Special: Will Biden-Harris be good for India and Pakistan?
Trump had managed to maintain good relations with both countries.
Few US Presidential elections have evoked so much interest and heated debate as the one just concluded between the incumbent, Donald Trump, and the challenger, Joe Biden. Along with many Indians and Pakistanis, and, surely, millions others around the world, I was glued to the TV set for three days, sometimes late into the night, to watch one of the most closely contested and polarising presidential elections in recent times. The huge interest was not just because the US is a super power (though China is fast catching up) whose actions affect virtually every country, but also due to the colourful personality of Trump. You may not like the man, but you can’t ignore him, nor what he stands for.
The only other US election which came close to generating so much interest was in 2008 when Barack Obama won over John McCain (Biden was Obama’s running mate). That was mainly because Obama was the first man of colour to stand — and win — a US Presidential contest. McCain was graceful and generous in defeat, while Trump has been mean and petty-minded, refusing to accept defeat, and even has plans to challenge the verdict in the courts. Yet, the fact is that over 70 million Americans voted for him, more than the last time round, testifying to his continuing appeal to a great many of his fellow countrymen and women. Though he was caught lying repeatedly during his four years in office and also refused to divulge details of his income tax returns, his directness and bombast made him a populist figure. Biden, on the other hand, came across as somewhat colourless, though more trustworthy.
Indian Prime Minister Narendra Modi is certainly going to miss Trump. Both men hit it of well and seemed to bond with each other. There was considerable warmth each time they met, Modi giving him the Indian-style hug characteristic of him. In Houston, Texas, Trump took part in a humungous reception for Modi by his Indian-origin supporters in the largest football stadium of the city. The spectacle was repeated at the beginning of this year in Ahmedabad, capital of Modi’s home state of Gujarat, when Trump and his wife visited India. Clearly, Modi was expecting Trump to win another term as president, and Trump was hoping he would harvest most of the 1.9 million Indian-origin voters in the US.
It is ironic that ultimately most of those voters cast their ballots for Biden, instead. That could partly be because Trump publicly described India as “filthy”, just before the election. This was a reference to the heavily polluted air in many Indian cities, including Delhi, which has the dubious distinction of being the most polluted capital in the world. But it was seen as referring to the country as a whole. While it is true that India has extremely poor public sanitation and the standards of hygiene leave much to be desired, Indians don’t like this to be pointed out by outsiders, particularly by the president of the US.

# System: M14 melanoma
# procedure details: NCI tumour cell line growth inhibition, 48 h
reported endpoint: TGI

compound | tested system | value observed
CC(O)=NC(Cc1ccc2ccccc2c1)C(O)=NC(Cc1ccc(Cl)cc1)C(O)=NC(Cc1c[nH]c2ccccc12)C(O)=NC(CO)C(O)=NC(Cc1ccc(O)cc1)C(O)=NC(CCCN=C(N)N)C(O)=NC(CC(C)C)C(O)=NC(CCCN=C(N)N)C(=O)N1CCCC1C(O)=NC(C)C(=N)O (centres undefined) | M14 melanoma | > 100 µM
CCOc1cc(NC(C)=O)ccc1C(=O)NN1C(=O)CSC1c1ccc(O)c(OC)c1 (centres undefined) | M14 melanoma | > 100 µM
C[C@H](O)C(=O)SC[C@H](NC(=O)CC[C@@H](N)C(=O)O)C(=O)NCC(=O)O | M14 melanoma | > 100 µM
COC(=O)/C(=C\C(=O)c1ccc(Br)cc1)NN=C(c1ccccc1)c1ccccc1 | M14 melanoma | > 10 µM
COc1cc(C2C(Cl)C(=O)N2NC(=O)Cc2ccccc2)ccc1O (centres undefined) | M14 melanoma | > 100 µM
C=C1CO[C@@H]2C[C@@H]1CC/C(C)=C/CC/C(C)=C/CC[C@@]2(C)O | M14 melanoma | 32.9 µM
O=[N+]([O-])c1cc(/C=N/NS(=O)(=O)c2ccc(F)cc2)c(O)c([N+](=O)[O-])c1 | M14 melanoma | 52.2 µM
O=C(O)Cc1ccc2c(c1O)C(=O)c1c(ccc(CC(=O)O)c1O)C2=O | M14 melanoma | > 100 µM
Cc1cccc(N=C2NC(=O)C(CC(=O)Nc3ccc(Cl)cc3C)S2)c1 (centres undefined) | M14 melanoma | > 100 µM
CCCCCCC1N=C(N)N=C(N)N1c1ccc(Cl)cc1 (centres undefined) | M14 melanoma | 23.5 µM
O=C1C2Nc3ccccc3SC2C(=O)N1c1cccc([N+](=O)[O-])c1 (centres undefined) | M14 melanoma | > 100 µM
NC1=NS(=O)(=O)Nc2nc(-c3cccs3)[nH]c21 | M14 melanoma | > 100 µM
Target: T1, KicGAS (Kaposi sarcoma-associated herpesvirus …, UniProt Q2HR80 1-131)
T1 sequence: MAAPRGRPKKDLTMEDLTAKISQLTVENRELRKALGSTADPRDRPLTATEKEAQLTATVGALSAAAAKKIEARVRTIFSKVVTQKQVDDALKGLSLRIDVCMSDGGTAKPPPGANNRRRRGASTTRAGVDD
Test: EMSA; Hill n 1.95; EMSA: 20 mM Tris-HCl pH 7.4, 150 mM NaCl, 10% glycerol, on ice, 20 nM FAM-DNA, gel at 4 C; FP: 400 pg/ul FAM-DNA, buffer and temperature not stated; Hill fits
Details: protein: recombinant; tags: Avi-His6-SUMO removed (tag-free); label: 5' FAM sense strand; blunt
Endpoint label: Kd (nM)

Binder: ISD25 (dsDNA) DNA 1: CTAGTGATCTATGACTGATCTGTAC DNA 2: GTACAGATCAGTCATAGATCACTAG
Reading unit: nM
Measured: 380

However, the main question most Indians and Pakistanis are asking is, how good will a Biden Presidency be for their respective countries?
Trump had managed to maintain good relations with both Islamabad and New Delhi. Pakistan Prime Minister Imran Khan was able to persuade Trump that he was doing his best to clamp down on Pakistani terrorists centres. Besides, both men, with their macho appeal were somewhat similar in nature: blunt and populist, which went down well with their people. Trump also had a notable foreign policy success. He managed to engineer peace pacts between Israel and some Islamic countries, including the UAE. Turning to Biden, as he has in the past been quite outspoken on human rights, it is highly doubtful if he will be so benevolent towards Islamabad. With New Delhi, too, both Biden and Harris have earlier been critical over the Kashmir issue, especially the change the government recently made over the status of that state.
But China is the elephant in the room. A face-off between Indian and Chinese troops in the Himalayas has brought Sino-Indian ties to their lowest ebb since a brief war between the two countries in 1962. As a result, New Delhi has halted the import of certain Chinese goods and of services related to IT. Will Biden follow in the footsteps of Trump as far as China is concerned? Or will he move in a more nuanced fashion? He has already indicated that he will reverse what Trump did and bring Washington back into the folds of the World Health Organisation, and also take the pandemic much more seriously than did his predecessor. Biden’s main challenge, however, is within his own country. That is to remove the vestiges of the odious “Trumpism” and restore the US to the decent, freedom-loving, inclusive and welcoming nation it has been for most of its existence.
The writer is a former editor of Khaleej Times
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